Outreach Drive Reducing Homeless Numbers on Downtown San Diego Streets
Almost 300 homeless people who had been living on downtown San Diego streets have been placed in shelters or received other services since the launch two weeks ago of an intense outreach program.
San Diego Housing Commission spokesman Scott Marshall said Friday that 282 people had entered shelters in the past two weeks, including a few who may have entered on their own without being contacted by an outreach worker.
City and county officials launched the outreach two weeks ago out of concerns that the growing number of tents packed tightly together on some sidewalks could lead to a deadly hepatitis A outbreak similar to one that occurred in 2017.
From 50 to 75 outreach workers from service providers, the San Diego Housing Commission, county offices and health care providers have participated in the effort from 8 a.m. to 4 p.m. Monday through Friday over the past two weeks. The outreach is scheduled to end next Friday, and teams are focused on the East Village, the Gaslamp Quarter and the City Center area.
Marshall said the outreach workers have reported 1,034 interactions with homeless people. Of those, 329 were met on the street by outreach workers and 705 people walked up to the staging location to ask for assistance. Some people might have been counted more than once if they walked up to the staging location numerous times, he said.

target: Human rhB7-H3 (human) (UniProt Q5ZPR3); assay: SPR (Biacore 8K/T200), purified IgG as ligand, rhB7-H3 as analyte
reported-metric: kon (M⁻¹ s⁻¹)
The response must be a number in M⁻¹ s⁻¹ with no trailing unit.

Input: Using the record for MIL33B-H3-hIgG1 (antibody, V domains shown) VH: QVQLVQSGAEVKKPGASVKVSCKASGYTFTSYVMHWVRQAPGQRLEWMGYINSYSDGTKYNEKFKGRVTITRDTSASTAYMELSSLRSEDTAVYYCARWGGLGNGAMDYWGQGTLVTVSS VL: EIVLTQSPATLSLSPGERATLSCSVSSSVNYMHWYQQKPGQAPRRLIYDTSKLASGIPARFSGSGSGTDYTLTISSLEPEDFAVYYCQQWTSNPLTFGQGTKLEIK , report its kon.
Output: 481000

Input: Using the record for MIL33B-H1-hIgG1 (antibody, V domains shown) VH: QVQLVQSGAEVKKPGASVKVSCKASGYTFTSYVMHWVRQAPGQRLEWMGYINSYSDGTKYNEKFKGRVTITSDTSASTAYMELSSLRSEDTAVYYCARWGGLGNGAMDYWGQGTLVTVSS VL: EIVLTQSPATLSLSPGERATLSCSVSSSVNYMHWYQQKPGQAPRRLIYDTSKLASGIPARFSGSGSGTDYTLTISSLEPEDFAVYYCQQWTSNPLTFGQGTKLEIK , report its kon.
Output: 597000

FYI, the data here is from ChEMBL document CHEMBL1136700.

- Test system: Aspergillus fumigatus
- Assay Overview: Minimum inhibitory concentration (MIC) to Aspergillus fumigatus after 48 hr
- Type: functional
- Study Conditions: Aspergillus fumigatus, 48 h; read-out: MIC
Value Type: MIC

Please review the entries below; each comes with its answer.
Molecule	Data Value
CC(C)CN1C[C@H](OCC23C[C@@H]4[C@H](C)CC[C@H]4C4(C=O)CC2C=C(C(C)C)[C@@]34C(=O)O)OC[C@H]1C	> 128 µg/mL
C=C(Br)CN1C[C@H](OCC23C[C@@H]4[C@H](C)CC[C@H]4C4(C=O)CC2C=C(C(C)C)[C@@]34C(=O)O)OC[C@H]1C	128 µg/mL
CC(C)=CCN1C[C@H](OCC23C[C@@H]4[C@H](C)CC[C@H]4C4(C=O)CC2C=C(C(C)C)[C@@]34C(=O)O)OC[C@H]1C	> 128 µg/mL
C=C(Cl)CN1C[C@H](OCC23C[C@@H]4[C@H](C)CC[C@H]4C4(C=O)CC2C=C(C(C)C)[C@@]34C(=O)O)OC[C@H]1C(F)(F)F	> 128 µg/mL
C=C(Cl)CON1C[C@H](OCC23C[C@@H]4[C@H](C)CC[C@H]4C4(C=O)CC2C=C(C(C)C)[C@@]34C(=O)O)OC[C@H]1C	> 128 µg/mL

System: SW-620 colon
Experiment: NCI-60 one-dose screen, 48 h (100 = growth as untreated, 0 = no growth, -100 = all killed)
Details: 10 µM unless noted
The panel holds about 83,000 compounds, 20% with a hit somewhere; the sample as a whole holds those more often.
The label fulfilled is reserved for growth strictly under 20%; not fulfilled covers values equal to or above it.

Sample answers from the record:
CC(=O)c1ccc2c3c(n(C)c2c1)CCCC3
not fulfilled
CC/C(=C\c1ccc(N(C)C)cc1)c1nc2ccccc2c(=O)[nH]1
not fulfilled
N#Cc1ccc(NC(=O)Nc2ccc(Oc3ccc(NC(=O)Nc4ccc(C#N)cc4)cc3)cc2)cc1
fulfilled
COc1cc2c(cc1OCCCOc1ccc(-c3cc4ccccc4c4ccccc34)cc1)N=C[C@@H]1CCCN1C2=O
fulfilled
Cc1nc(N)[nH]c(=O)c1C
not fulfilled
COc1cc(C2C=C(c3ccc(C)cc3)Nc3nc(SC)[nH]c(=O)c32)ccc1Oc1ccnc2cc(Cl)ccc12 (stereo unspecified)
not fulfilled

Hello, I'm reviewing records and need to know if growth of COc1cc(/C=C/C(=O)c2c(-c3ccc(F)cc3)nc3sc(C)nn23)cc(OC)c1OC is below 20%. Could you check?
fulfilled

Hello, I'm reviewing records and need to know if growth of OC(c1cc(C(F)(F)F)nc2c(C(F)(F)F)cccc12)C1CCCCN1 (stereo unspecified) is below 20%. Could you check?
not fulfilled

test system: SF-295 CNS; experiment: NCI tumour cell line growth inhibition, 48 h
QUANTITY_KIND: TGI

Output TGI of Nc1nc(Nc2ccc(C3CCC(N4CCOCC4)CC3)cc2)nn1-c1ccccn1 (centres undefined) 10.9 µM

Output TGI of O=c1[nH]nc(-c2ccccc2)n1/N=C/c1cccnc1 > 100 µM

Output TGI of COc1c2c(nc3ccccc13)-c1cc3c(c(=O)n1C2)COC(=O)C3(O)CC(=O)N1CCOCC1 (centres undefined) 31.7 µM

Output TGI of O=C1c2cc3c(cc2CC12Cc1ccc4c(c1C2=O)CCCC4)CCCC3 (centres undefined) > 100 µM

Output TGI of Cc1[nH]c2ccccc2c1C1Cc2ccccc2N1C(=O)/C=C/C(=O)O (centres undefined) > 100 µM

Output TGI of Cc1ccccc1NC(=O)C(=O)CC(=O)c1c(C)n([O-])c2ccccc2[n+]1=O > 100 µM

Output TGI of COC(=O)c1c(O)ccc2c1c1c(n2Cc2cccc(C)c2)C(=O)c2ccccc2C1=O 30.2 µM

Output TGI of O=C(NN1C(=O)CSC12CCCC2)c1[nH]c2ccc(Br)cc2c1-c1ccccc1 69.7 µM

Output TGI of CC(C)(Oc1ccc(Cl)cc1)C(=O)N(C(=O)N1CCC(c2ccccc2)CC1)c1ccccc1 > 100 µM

In the past two weeks, 170 homeless people have enrolled in case management, 129 were referred to County Behavioral Health Services for screenings, 114 applied for assistance through the County of San Diego Office of Homeless Solutions and 216 received services from County Public Health, including COVID-19 vaccinations, referrals to medical providers or health clinics and referrals to mental health services.
Father Joe’s Villages’ Street Health Program assisted 13 people, La Maestra Community Health Centers had 42 instances of services and San Ysidro Health had 132 instances of services.
Among the people who walked up to seek help, 19 were enrolled in a housing resource such as permanent supportive housing or rapid rehousing and 15 are pending referral to a housing resource. READ MORE